Stories about War & Conflict from January, 2014
The only opposition television station operating today in Russia is now threatened with losing access to cable broadcasting, after a scandalous poll about the WWII Siege of Leningrad.
Syria children at the Zaatari refugee camp, on the Syrian-Jordanian border, was showing off their artistic skills, writes Syria Untold.
Given the lack of eyewitnesses, the murder of Serhiy Nigoyan, Maidan’s first shooting fatality, has naturally attracted lots of speculation about who was responsible.
The number of refugees accepted into Brazil practically tripled from 2012 to 2013.
Twitter users share their love for South Sudan using the hashtag #ThingILoveaboutSouthSudan. South Sudan has been at war since December 16, 2013 after an attempted coup.
The documentary Somos Todos (We Are All), now available online, gives a voice to the former residents of the Pinheirinho community who lost their homes in January 2012.
On January 17, a Taliban suicide bomb attack killed sixteen people at a Kabul restaurant. Among them was Alexandros Petersen, an enlightening commentator on Eurasian affairs and a riveting storyteller.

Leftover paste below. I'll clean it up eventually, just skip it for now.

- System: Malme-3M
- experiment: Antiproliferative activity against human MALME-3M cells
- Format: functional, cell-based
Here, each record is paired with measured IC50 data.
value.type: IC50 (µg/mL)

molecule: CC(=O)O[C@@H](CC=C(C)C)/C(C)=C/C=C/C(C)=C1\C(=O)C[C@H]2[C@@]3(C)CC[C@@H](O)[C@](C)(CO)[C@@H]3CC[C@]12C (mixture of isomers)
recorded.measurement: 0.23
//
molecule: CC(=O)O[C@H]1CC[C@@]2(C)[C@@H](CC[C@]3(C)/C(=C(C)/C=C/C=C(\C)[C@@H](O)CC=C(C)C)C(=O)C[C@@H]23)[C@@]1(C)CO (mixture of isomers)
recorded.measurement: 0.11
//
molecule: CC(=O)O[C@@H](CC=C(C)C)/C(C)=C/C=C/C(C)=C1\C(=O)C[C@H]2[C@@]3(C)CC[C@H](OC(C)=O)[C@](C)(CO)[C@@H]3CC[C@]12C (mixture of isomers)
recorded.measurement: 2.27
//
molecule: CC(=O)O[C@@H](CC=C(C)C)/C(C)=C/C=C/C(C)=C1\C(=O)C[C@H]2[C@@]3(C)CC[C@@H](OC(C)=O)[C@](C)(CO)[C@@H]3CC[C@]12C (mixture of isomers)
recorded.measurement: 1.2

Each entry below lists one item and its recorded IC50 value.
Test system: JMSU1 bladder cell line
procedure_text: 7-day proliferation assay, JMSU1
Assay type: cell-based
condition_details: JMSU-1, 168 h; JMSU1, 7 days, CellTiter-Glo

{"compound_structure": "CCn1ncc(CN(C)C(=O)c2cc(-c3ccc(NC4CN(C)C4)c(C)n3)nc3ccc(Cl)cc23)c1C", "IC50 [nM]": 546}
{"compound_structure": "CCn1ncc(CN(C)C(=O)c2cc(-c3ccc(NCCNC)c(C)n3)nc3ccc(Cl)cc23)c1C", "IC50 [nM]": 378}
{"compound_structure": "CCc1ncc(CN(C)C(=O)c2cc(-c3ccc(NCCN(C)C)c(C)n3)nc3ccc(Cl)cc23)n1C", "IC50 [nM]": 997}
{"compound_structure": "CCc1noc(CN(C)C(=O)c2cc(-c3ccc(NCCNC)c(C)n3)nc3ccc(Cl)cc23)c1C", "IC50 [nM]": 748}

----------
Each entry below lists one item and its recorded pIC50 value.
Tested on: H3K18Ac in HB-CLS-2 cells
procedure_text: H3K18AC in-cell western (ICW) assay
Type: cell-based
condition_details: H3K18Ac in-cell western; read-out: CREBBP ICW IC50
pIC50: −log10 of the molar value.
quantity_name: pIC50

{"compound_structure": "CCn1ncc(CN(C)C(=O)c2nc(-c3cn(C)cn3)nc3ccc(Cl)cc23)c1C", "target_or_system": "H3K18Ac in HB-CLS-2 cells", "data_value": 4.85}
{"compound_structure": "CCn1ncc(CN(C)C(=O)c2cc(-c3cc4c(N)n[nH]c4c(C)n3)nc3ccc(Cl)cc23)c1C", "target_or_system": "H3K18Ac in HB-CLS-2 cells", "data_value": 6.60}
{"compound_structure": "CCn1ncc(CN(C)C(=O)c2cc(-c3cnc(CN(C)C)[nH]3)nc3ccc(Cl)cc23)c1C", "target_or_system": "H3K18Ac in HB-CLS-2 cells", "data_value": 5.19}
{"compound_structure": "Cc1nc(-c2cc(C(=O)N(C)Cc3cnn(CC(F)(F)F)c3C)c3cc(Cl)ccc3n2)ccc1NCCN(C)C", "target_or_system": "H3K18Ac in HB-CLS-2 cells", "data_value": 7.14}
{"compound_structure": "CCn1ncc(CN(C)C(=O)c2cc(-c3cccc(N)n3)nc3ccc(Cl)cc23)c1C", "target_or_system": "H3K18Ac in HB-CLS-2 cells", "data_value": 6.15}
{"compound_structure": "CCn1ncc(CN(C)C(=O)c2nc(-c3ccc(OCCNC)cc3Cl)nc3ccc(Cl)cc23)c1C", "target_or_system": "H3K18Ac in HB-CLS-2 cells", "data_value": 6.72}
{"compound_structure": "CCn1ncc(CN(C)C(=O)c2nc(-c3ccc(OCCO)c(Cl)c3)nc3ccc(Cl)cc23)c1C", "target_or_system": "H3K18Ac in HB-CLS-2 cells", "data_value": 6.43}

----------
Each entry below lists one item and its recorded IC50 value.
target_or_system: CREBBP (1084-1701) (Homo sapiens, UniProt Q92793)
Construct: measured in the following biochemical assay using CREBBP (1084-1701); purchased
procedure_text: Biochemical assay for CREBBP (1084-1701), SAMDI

In an effort to bring peace to the state of Michoacán, the government has sent the military to disarm citizen self-defense groups who have taken up arms against organized crime.
Chief Minister of India's western state Gujarat Narendra Modi is a polemic figure for his hotly debated role in the deadly 2002 riots in the state between Hindus and Muslims.
Uganda's President Yoweri Museveni confirmed that Ugandan troops are fighting alongside South Sudan's President Salva Kiir's troops in the ongoing conflict between government and rebel forces there.
On January 27, the International Court of Justice in The Hague will make public its judgment in respect of the maritime border dispute between Peru and Chile.
As the Sochi Olympics approach, some bloggers argue about who is behind terrorist attacks, most of which take place in the part of Russia closest to the games.